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Things have been tough for newly remote teams.
By now, most companies have embraced the idea that remote work is here to stay. You’ve picked a conference call software and finally have your communication processes in place.
But what about company culture and sense of belonging? That’s where virtual team building comes in.
With some effort, it’s possible to keep your team connected and motivated.
Sure, Zoom burnout is a real thing. But, with a little creativity and intention, there’s a lot of opportunity for online team bonding.
Today, we’ll break down 6 super-creative virtual team building activities for your remote team.
Why virtual team building matters
Back in 2012, Google had a mission to figure out the elements that made a perfect team.
Google knows that its success depends on something more vital than its algorithm and technology: its people. They decided the best investment they could make would be in understanding their people and what keeps them motivated.
This unprecedented investment in employee research provided actionable takeaways for teams worldwide. One of the findings was that teams work better when people are friends.
A sense of connection is what separated the “good” teams from “bad” ones. That’s even if the “bad” ones were smarter or better trained.
But real-life teams have coffee breaks and water coolers. Even without team-building exercises, there’s opportunity for chit-chat.
Then came COVID-19, and the pandemic forced us all into our homes. Video conference was the new standard team meeting.
The 2021-era remote employee is restricted to communication via Zoom video calls and Slack channels. It’s not exactly prime real estate for bonding. Remote work can cause anxiety, and hinder trust and connection.
Without team building, company culture suffers immensely. High trust, leadership and belonging provided through the compass of a culture make all the difference, especially in turbulent times. Company culture brings higher employee engagement, satisfaction, and productivity. It’s the route to a team of happy employees. Without an office space to connect, virtual teams need intentional activities to connect.
1. Virtual team building games
You and I have both been on those after-work online meetings. One or two people are talking non-work stuff on the chequerboard of your screen. Meanwhile, you’ve got your phone strategically side-placed while you scroll your social accounts.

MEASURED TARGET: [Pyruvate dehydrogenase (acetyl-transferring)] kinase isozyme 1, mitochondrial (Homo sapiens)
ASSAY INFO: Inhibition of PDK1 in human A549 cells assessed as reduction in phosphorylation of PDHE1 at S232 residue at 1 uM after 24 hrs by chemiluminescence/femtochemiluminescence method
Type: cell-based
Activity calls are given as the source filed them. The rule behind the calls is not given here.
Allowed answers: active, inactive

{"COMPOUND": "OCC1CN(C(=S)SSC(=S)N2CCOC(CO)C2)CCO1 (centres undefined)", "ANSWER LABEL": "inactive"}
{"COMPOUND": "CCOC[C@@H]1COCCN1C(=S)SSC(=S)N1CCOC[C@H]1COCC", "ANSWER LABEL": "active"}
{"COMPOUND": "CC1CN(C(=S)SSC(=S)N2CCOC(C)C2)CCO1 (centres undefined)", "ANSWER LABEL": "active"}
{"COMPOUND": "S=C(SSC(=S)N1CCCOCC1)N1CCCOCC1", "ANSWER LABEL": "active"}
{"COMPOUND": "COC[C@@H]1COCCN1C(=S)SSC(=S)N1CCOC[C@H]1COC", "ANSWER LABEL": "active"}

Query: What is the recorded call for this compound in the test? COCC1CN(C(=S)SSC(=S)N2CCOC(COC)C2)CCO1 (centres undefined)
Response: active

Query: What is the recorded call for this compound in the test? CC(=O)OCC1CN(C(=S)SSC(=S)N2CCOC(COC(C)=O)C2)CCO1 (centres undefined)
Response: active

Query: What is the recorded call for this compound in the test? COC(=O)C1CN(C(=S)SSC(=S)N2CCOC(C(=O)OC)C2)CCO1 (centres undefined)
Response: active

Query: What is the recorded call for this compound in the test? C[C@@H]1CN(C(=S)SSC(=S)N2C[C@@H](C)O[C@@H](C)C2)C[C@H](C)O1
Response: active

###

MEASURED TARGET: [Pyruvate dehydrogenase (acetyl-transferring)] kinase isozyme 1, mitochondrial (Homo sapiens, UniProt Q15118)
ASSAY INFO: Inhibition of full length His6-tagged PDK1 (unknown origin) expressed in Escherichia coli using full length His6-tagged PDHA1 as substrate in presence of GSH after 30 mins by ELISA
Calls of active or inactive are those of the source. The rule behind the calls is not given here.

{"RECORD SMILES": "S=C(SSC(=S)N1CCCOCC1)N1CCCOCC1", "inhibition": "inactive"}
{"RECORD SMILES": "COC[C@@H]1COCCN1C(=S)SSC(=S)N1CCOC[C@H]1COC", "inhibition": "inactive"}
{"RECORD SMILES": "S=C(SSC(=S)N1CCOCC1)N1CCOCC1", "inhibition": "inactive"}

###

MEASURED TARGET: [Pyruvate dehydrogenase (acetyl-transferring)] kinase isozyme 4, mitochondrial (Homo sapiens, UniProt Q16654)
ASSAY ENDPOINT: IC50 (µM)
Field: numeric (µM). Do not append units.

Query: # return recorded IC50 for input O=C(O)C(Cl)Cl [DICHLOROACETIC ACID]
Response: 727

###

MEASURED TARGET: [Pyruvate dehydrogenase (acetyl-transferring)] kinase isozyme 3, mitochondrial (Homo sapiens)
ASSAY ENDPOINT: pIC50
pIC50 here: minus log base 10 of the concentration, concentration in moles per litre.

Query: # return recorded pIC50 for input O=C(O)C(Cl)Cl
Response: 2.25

That’s not team building.
Team building is something that promotes cooperation and trust. It goes beyond virtual happy hour.
Playing games is fun, but it also sets ground rules. It creates structure and encourages cooperation. Plus, it’s a fun way to get to know your online team on a deeper level.
Let’s take a look at some activities that are actually fun and bring all the benefits of real-life team building.
Always have a team leader for each game. A disorganised game, especially online, is frustrating and not fun. These games will only deliver their real benefits if well moderated.
2. Team building games for remote workers: The icebreaker game
This game, borrowed from improv theatre, drives creativity and camaraderie. It’s more than your typical icebreaker questions about favourite hobbies and ice cream flavours.
You can do this with the entire team or break into small groups.
It’s called “Remember When” and it gets people laughing 100% of the time. The premise is everyone tells the story of a fake shared memory together.
It goes like this:
- Add numbers to everyone’s name in Zoom or whatever video conferencing tool you’re using, so that you have an assigned order.
- The first person starts the first sentence of the fake shared memory, beginning with the words “Remember when…” (e.g. “Remember when we all went to the clown conference together?”)
- The next person continues the story with “Yeah! And then…” (e.g. “Yeah! And then all 15 of us learned how to fit in a 4-seater saloon…”)
- Have each person add one sentence to the story until you get through the whole group.
3. The ultimate virtual game: Scavenger hunt
Another way to keep the team connected is with a virtual scavenger hunt. You can do this through your team’s Facebook Group, Slack channel or another group chat. Here’s how you can easily throw together a scavenger hunt that helps build a strong team.